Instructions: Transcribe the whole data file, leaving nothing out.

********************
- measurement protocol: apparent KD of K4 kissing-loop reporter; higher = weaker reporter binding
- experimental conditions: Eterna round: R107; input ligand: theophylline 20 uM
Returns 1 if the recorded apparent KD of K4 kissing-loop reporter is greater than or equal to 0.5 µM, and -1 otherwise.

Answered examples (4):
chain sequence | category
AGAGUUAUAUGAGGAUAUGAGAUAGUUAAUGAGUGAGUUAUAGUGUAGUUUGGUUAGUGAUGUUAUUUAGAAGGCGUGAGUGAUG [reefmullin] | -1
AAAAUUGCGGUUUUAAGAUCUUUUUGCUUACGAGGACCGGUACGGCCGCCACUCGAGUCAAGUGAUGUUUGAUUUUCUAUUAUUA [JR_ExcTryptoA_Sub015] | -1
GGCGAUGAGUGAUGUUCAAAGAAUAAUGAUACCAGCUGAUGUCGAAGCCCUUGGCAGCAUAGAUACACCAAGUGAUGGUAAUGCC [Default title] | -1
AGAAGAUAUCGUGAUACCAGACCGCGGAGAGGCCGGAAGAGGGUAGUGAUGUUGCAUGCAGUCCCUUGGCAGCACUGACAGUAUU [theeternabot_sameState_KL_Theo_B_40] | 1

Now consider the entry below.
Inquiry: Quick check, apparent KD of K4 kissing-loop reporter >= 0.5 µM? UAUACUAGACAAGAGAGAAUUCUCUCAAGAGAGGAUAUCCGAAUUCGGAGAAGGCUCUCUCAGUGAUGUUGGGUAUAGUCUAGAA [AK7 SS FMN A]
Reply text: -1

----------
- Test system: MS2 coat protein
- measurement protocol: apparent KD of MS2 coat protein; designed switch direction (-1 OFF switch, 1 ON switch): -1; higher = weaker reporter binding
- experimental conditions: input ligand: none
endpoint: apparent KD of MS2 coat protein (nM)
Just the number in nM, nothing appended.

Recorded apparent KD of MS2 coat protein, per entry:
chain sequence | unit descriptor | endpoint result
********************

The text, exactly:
- measurement protocol: apparent KD of K4 kissing-loop reporter; higher = weaker reporter binding
- experimental conditions: Eterna round: R107; input ligand: theophylline 20 uM
Returns 1 if the recorded apparent KD of K4 kissing-loop reporter is greater than or equal to 0.5 µM, and -1 otherwise.

Answered examples (4):
chain sequence | category
AGAGUUAUAUGAGGAUAUGAGAUAGUUAAUGAGUGAGUUAUAGUGUAGUUUGGUUAGUGAUGUUAUUUAGAAGGCGUGAGUGAUG [reefmullin] | -1
AAAAUUGCGGUUUUAAGAUCUUUUUGCUUACGAGGACCGGUACGGCCGCCACUCGAGUCAAGUGAUGUUUGAUUUUCUAUUAUUA [JR_ExcTryptoA_Sub015] | -1
GGCGAUGAGUGAUGUUCAAAGAAUAAUGAUACCAGCUGAUGUCGAAGCCCUUGGCAGCAUAGAUACACCAAGUGAUGGUAAUGCC [Default title] | -1
AGAAGAUAUCGUGAUACCAGACCGCGGAGAGGCCGGAAGAGGGUAGUGAUGUUGCAUGCAGUCCCUUGGCAGCACUGACAGUAUU [theeternabot_sameState_KL_Theo_B_40] | 1

Now consider the entry below.
Inquiry: Quick check, apparent KD of K4 kissing-loop reporter >= 0.5 µM? UAUACUAGACAAGAGAGAAUUCUCUCAAGAGAGGAUAUCCGAAUUCGGAGAAGGCUCUCUCAGUGAUGUUGGGUAUAGUCUAGAA [AK7 SS FMN A]
Reply text: -1

----------
- Test system: MS2 coat protein
- measurement protocol: apparent KD of MS2 coat protein; designed switch direction (-1 OFF switch, 1 ON switch): -1; higher = weaker reporter binding
- experimental conditions: input ligand: none
endpoint: apparent KD of MS2 coat protein (nM)
Just the number in nM, nothing appended.

Recorded apparent KD of MS2 coat protein, per entry:
chain sequence | unit descriptor | endpoint result